The 2012 Four Seasons Maldives Surfing Champions Trophy concluded on Sunday with the top prize going to two-time world champion Damien Hardman.

The 46 year-old Australian narrowly defeated three-time world champion, US contender Tom Curren, to win the grand prize of US$10,000 – on top of his US$6000 winnings for both the Single and Twin-Fin divisions.

“I can’t remember the last time I won sixteen grand,” Hardman said, following his win, the trophy for which was presented by Defence Minister Mohamed Nazim.

“The standard of surfing was great, we’re all in our mid to late 40s but it doesn’t matter how old you are if you put the work in to maintain your fitness and ability.”

Accepting the trophy for the runner-up, Curren used the opportunity to highlight the imminent privatisation of the Thanburudhoo surf breaks – including the competition break Sultans – by the Maldives National Defence Force (MNDF).

“The break at Sultans is under threat of privatisation. There should be a consensus about that – local surfers need to be respected and the discussion needs to continue,” Curren said.

Under the proposal, Singaporean investment firm Telos would receive a 50 year lease on the military training island to develop a “boutique surf resort”, in exchange for US$5 million to develop an MNDF training facility on nearby Girifishi. Local surfers would be permitted to surf the breaks twice a month.

Maldivian surfer Hassan ‘Ibu’ Areef, who won the Four Seasons local title and a prize of MVR 25,000 (US$1621), told Minivan News that Sultans was one of the most accessible and consistent waves for local surfers, and one of the few left in Male’ Atoll that had not been privatised by upmarket resorts.

“There are limited places for local surfers to go,” he said. “If the breaks are privatised, we will have nowhere to go and practice, and private surfing businesses and safaris will also be affected. It is really sad.”

“This is not all about money; it is about enjoyment as well. These people to not really understand surfing culture. They only see a business opportunity,” Ibu said.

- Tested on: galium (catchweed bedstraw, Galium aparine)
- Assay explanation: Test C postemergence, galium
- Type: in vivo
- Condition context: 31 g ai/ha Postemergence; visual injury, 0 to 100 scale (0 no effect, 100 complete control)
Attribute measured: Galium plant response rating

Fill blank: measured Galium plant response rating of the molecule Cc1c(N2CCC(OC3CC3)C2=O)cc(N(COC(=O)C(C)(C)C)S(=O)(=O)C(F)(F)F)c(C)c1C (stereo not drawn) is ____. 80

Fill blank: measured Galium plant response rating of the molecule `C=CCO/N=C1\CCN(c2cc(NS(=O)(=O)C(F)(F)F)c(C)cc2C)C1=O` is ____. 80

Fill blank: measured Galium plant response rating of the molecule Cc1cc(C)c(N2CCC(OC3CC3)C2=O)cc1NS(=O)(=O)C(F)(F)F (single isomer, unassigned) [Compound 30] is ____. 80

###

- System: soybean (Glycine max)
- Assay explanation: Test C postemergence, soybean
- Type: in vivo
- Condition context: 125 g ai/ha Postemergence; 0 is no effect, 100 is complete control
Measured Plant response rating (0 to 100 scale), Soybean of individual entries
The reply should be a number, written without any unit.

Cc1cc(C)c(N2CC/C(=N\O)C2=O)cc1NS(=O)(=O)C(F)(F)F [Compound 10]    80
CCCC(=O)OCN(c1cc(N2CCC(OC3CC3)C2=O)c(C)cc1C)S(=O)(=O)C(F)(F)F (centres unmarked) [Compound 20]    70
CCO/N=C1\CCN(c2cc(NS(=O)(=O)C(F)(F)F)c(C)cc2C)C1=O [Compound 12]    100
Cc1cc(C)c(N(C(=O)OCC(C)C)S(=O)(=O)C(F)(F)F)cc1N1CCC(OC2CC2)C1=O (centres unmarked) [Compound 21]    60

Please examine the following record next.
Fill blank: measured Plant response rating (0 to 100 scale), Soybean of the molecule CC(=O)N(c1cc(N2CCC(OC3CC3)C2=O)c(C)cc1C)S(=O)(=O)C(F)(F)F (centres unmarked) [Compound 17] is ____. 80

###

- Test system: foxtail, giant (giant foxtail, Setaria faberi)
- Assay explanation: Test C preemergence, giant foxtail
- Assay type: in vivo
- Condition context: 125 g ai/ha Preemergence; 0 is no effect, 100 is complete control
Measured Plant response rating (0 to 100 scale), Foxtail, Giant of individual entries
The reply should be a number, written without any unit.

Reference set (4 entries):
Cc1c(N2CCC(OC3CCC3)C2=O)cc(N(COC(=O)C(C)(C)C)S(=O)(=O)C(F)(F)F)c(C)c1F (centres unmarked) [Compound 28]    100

The privatisation of the competition-standard break would deny local surfers a home ground advantage during big competitions, he pointed out, “because we will not have been able to practice there.”

Other local surfers have also slammed the idea. In a document circulated on social media,‘Surfers’ Report on Thanburudhoo’, they argue that the island has two of the atoll’s four accessible waves (Sultans and Honkeys).

“If Thanburudhoo is a resort the only two accessible waves in the atoll are in Himmafushi (Jails) and Thulusdhoo (Cokes) – the number of accessible waves in the atoll is halved from four to two,” the document states.

Most of the waves in the atoll are claimed by their respective resorts, including Tombstones (Full Moon resort), Ninjas (Club Med Kani), Lhohis (Hudhuranfushi) and Chickens (Kuda Villingili).

Sparked by the tournament’s international media attention, the situation has begun receiving attention from surf publications around the world.

“It’s becoming increasingly clear that privatisation not only infringes on local surfers’ rights to freely access the reefs and islands they’ve inhabited and lived off for centuries,” reported South African surf news website Zig Zag.

“It also ensures any visiting surfers who can’t afford to pay the prices of these ’boutique’ resorts will instead be forced to sit shoulder-to-shoulder waiting for a set at the last two quality spots in North Malé. The knock-on effect could even lead to surf tour operations going out of business – why go on a surf trip when you’re not allowed to surf half the waves? The end result would mean locals not only lose out on waves, but for those employed by, or operating their own surf tour business, their very livelihood could be threatened,” the site reported.

Local surfers present at the Four Seasons’ event seized the opportunity to confront the Defence Minister about the proposed privatisation, following the presentations. Nazim reportedly promised further discussions.


Save Our Surfspot (SOS) campaign gathers support

“Maldivian surfers are beginning to attract support from around the world for a campaign to save a popular surfspot from privatisation,” reports Travel News Maldives.

“The Save Our Surfspot (SOS) campaign was launched in response to news that the Government of the Maldives wants to sell Thanburudhoo Island in North Male’ Atoll and its two surf breaks known as ‘Sultans’ and ‘Honkeys’ for US$5million. The island is also a breeding ground for herons, a protected bird in the Maldives.

The campaigners have organised an online petition via international campaign website Avaaz with a target of 10,000 signatures, as well as a social media campaign to encourage people to support the cause. Their calls are now starting to be taken up by the international surf media and supporters as far away as Australia, the USA and Russia.”